Coexisting with Covid: Moving Through the Grief of Change


November 10, 2023 | by Guest Author


Tekki Lomnicki

Editor – Coexisting with COVID

When our way of living changes, whether it’s from an acquired disability or the addition of a disability on top of an existing one, it’s perfectly normal to feel grief.

Psychiatrist Elizabeth Kubler-Ross coined the Five Stages of Grief model, and though the stages are not always felt in a linear and predictable progression they are a helpful way to talk about how people deal with grief.

We sat down with Veronica “V” Lozano, LSW of Humboldt Park Counseling to talk about the stages of grief and healthy ways a therapist can help people transition through them. V herself was born with Cerebral Palsy and has since acquired chronic illnesses. 


Often we as humans try to find different ways to lessen how we may be feeling physically, mentally and emotionally. It’s OK to respect where you are and honor that you’re not fully ready to accept the reality of the situation. As a therapist I just allow people to sit with the feelings. I find little pockets of where they are able to connect to reality until they are able to piece things together and start to talk about the full situation.


Some people try to push through the feelings and try to bargain about how the situation could be different and hyper focus on the little things, the what ifs. If only I did or didn’t do X, this wouldn’t have happened. It’s always important to honor that the feelings you’re going through are reasonable, understandable and completely valid. Even though we can’t change the past or what is happening, it’s important to acknowledge that the situation at hand is hard. Being able to work on this acceptance itself is very powerful for a lot of folks.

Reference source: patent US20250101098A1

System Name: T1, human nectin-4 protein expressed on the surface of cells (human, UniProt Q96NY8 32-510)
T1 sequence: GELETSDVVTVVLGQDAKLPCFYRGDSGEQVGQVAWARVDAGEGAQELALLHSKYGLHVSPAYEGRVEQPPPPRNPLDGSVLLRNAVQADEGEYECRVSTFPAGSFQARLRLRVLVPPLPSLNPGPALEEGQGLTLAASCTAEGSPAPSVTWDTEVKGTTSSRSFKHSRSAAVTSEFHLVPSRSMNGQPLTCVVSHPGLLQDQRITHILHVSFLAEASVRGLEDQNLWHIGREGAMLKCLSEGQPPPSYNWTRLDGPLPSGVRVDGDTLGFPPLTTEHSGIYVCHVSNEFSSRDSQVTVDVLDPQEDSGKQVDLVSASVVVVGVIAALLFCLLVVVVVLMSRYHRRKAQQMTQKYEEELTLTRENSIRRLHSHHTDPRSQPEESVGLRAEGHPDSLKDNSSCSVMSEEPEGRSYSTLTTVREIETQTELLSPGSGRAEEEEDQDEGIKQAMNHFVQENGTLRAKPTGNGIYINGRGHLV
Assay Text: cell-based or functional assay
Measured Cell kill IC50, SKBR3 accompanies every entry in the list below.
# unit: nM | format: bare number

Anger is definitely healthy. The ability to vocalize it is helpful, however holding it in tends to be harmful. This is why therapists exist—to meet people where they are in their journey and allow them to sit with those feelings and not brew internally. This transition itself can be very difficult to grasp and you need someone to help you unpack it slowly, and not push you to do something you’re not ready for. Friends and family can often lovingly push people sooner than they’re ready.


Navigating through depression is all about taking baby steps and defining things along the way for yourself verses what society and family expect you to be able to do. Sometimes what happens is depression is heavier is than it needs to be because you might be focused on the expectations or definitions of what better should look like. As disabled people we have to unpack what better looks like for ourselves. Even if we are comparing ourselves to the same people who have the same diagnosis. Their better is not going to be our better. It could be different one day versus the next and it helps to honor your different capacities based on the ebb and flow and your resources or support systems. I often explore resources that might be helpful for a particular situation people are struggling with. Breaking it down in so many different facets helps to define what better means for us. Some people are stuck in a cycle where they don’t believe that they have the agency to define things for themselves because they are used to following what family thinks they’re capable of or are used to following societal norms.


The stages of grief are on an ongoing cycle. Sometimes there are moments you might feel acceptance, but you may go back to feeling anger because something triggers that response. It’s essential to define what acceptance means to you because there are different ways to think about acceptance and also there are different levels of acceptance. Is your definition of acceptance based on what your family or partner thinks? Or have you discovered your own definition of acceptance? There are different paths on this journey to explore and it’s complex and OK. There are different paths on this journey to explore and it’s complex and OK. We as humans are complex. There is no one size fits all situation.

Final Thoughts

Being dependent on other folks is not a bad thing. There is power in interdependence! There’s a difference between being dependent in the negative way and acknowledging that you also have the responsibility to help yourself. You have the autonomy to say how you’re going to navigate your life.

Thinking of speaking to a therapist? Contact V at or 773-669-5128.